When most people hear of water damage protection for their exteriors, they will immediately set out to get the best gutters on the market. They assume that this is all they need for the protection of their foundation and property’s exteriors from water damage. Even so, there are several points in your property that might contribute to varying extents of water damage. One of these is the point where your roof edges meet or are joined to another component in your property like skylights and windows.
Roof sheeting suppliers will have flashings in store for these points. The flashing, in this instance, protects the small spots that your roofing shingle cannot entirely cover. In so doing, it keeps your interiors and exteriors dry. The material alternatives for flashing include plastic, aluminium, rubber, galvanised steel, copper and roofing felt. Plastic flashing is the popular choice nowadays. This is because it is durable, waterproof and long-lasting. The following are the flashing options you currently have for your roofing.
Drip Edge Flashing
This is installed along your roofing eaves. At times, your gutters can overfill. The water that accumulates in them might, in this case, push under your roofing shingles. The overflow can also circle the edge shingles of your roof and drip down your property’s edge. To avert these eventualities, you should have a drip edge flashing in place. This prevents the accumulation of water on your fascia board and under the shingles that would ordinarily cause its rotting. It also averts mold growth and destruction of your drywall.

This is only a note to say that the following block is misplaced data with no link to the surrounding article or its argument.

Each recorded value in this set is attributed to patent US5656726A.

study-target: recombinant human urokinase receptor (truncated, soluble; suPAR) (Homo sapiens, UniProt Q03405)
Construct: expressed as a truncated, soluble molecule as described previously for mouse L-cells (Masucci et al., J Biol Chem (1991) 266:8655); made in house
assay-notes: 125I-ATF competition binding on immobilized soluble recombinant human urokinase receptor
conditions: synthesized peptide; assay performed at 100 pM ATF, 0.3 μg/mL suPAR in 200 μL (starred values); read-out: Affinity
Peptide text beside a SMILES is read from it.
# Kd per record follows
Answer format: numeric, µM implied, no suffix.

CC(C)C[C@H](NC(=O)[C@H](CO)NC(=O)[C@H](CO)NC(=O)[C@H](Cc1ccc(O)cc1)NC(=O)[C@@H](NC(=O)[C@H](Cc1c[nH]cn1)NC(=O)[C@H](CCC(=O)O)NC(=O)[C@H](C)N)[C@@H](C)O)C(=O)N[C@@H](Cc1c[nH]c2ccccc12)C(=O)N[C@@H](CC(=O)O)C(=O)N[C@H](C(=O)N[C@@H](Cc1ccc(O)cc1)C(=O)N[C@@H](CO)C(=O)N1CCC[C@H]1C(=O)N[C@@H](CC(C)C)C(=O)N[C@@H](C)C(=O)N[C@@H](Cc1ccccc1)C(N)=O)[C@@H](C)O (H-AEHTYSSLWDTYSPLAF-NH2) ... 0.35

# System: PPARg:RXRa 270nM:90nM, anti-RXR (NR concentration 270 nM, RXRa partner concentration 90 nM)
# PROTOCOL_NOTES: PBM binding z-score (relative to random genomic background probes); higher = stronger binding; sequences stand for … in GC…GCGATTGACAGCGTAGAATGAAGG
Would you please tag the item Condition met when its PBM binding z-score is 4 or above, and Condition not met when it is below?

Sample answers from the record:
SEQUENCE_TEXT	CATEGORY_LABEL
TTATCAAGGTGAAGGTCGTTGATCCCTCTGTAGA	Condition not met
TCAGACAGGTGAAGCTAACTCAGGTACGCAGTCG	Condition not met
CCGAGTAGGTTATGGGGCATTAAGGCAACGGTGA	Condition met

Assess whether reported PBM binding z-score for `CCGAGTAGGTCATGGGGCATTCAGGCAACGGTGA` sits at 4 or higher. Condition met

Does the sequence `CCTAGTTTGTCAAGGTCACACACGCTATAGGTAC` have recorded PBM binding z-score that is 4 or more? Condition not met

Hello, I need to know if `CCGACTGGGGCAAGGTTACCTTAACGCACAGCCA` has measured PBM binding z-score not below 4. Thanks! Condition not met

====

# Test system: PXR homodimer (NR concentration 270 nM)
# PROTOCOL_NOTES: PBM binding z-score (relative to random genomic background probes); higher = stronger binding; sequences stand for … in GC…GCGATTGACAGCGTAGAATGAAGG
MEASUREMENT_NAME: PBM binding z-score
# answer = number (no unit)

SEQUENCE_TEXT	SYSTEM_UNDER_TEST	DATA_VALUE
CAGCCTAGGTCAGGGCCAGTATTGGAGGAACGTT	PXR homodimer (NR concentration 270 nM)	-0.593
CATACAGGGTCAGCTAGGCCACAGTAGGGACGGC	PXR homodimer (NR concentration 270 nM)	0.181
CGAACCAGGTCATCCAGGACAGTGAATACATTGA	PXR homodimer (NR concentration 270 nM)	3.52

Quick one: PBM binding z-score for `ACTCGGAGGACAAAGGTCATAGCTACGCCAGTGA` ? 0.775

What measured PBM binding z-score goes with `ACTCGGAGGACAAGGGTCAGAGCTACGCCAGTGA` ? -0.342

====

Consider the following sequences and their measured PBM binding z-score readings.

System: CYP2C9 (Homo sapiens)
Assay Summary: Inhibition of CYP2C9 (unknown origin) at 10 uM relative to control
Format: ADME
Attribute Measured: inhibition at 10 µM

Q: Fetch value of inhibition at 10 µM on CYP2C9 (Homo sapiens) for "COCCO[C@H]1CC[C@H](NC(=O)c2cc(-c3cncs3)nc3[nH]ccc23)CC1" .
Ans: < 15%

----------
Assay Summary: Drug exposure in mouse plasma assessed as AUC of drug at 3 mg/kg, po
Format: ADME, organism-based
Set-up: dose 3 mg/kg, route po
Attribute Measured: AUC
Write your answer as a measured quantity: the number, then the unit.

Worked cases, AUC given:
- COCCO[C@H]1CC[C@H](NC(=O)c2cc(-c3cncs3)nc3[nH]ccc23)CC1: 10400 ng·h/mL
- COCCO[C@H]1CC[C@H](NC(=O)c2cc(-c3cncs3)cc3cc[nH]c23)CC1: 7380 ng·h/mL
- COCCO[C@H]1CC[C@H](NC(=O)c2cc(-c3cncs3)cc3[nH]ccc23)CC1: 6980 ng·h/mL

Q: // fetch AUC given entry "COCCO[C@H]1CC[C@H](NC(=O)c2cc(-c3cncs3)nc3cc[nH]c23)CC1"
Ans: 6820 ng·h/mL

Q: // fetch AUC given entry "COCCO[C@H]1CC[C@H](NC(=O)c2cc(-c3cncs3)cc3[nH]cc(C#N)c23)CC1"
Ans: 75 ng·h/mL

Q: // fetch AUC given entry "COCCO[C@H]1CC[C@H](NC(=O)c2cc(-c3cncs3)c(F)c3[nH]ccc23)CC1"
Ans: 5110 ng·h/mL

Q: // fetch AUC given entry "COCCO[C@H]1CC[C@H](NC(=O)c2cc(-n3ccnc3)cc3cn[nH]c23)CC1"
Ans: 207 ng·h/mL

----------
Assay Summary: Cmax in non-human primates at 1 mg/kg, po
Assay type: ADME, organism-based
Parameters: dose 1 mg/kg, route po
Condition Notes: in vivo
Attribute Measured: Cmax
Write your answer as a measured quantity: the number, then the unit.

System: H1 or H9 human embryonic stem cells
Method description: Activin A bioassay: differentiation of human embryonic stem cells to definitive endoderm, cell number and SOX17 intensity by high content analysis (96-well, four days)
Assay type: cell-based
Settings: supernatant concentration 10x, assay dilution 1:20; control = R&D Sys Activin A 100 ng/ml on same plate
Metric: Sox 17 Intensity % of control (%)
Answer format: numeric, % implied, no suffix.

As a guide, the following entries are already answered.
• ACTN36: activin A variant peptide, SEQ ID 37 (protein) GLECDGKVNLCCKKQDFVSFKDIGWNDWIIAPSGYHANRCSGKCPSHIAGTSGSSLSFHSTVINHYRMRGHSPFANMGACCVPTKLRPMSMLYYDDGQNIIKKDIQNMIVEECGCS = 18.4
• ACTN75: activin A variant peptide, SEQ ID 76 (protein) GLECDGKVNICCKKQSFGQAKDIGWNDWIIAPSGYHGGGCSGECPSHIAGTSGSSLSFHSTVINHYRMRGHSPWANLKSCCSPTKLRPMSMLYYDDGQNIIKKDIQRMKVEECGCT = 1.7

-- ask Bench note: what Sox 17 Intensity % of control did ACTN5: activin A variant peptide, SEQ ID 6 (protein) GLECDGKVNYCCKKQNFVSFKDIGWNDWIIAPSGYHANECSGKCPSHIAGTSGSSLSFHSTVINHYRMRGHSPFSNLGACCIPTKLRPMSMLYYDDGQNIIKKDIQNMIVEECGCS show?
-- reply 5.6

Valleys denote the parts where two roof sections will meet to make an angled dip. After a roof installer has installed an underlayment over your roof, he/she will put flashing in place to avert the infiltration of the water that accumulates at the valley. If you do not have flashing in place, your roofing shingles will erode at the valley, and leaks will occur in this section. The flashings are available in W and V shapes to match your roof’s design.
Vent Pipe Flashing
This fits over the round pipes that project from your roof. Vent pipe flashing is cylindrical and has a flared bottom that sits snugly against your roof. When left unprotected, the section where your vent pipe joins the roof is prone to leaks and will contribute significantly to water damage.
This is installed around chimneys. The step flashing, in this case, will prevent the infiltration of water through the space between your roof and chimney. At times, step flashing is also used around skylights. With this alternative, the flashing has pieces that slightly overlap and slip under your roofing shingles as they rise. The flashing’s upper sides are laid flush with the chimney’s sides while the bottom sits snug under your roofing shingles.
There are several designs of roof nowadays. As such, you might use multiple types of roof flashing from the above for your roof. To guarantee it will deliver all the benefits of your roof flashing, get them professionally installed, and source them from a knowledgeable supplier.